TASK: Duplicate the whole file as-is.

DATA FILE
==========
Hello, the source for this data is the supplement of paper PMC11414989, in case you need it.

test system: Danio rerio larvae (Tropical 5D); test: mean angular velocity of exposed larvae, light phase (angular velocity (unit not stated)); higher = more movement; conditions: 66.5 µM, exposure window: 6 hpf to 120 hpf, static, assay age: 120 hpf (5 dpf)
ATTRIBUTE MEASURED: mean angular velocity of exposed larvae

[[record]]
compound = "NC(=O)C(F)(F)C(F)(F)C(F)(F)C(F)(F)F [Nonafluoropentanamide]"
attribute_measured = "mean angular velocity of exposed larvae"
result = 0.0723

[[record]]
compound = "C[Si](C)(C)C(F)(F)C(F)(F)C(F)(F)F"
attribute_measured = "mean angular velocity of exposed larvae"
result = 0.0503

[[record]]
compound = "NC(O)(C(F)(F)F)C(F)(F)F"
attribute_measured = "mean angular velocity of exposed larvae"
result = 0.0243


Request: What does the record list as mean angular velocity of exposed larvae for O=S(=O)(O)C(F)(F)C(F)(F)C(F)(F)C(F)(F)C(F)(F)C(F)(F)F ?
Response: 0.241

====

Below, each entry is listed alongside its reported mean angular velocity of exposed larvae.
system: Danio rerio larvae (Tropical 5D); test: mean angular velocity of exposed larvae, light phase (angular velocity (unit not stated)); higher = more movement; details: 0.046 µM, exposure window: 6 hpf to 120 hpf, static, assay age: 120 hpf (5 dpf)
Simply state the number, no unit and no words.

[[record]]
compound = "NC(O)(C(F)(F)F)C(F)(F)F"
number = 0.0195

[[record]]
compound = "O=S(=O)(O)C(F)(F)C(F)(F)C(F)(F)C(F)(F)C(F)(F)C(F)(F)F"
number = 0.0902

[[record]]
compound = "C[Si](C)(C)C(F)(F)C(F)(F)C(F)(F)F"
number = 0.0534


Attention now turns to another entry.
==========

Hello, the source for this data is the supplement of paper PMC11414989, in case you need it.

test system: Danio rerio larvae (Tropical 5D); test: mean angular velocity of exposed larvae, light phase (angular velocity (unit not stated)); higher = more movement; conditions: 66.5 µM, exposure window: 6 hpf to 120 hpf, static, assay age: 120 hpf (5 dpf)
ATTRIBUTE MEASURED: mean angular velocity of exposed larvae

[[record]]
compound = "NC(=O)C(F)(F)C(F)(F)C(F)(F)C(F)(F)F [Nonafluoropentanamide]"
attribute_measured = "mean angular velocity of exposed larvae"
result = 0.0723

[[record]]
compound = "C[Si](C)(C)C(F)(F)C(F)(F)C(F)(F)F"
attribute_measured = "mean angular velocity of exposed larvae"
result = 0.0503

[[record]]
compound = "NC(O)(C(F)(F)F)C(F)(F)F"
attribute_measured = "mean angular velocity of exposed larvae"
result = 0.0243


Request: What does the record list as mean angular velocity of exposed larvae for O=S(=O)(O)C(F)(F)C(F)(F)C(F)(F)C(F)(F)C(F)(F)C(F)(F)F ?
Response: 0.241

====

Below, each entry is listed alongside its reported mean angular velocity of exposed larvae.
system: Danio rerio larvae (Tropical 5D); test: mean angular velocity of exposed larvae, light phase (angular velocity (unit not stated)); higher = more movement; details: 0.046 µM, exposure window: 6 hpf to 120 hpf, static, assay age: 120 hpf (5 dpf)
Simply state the number, no unit and no words.

[[record]]
compound = "NC(O)(C(F)(F)F)C(F)(F)F"
number = 0.0195

[[record]]
compound = "O=S(=O)(O)C(F)(F)C(F)(F)C(F)(F)C(F)(F)C(F)(F)C(F)(F)F"
number = 0.0902

[[record]]
compound = "C[Si](C)(C)C(F)(F)C(F)(F)C(F)(F)F"
number = 0.0534


Attention now turns to another entry.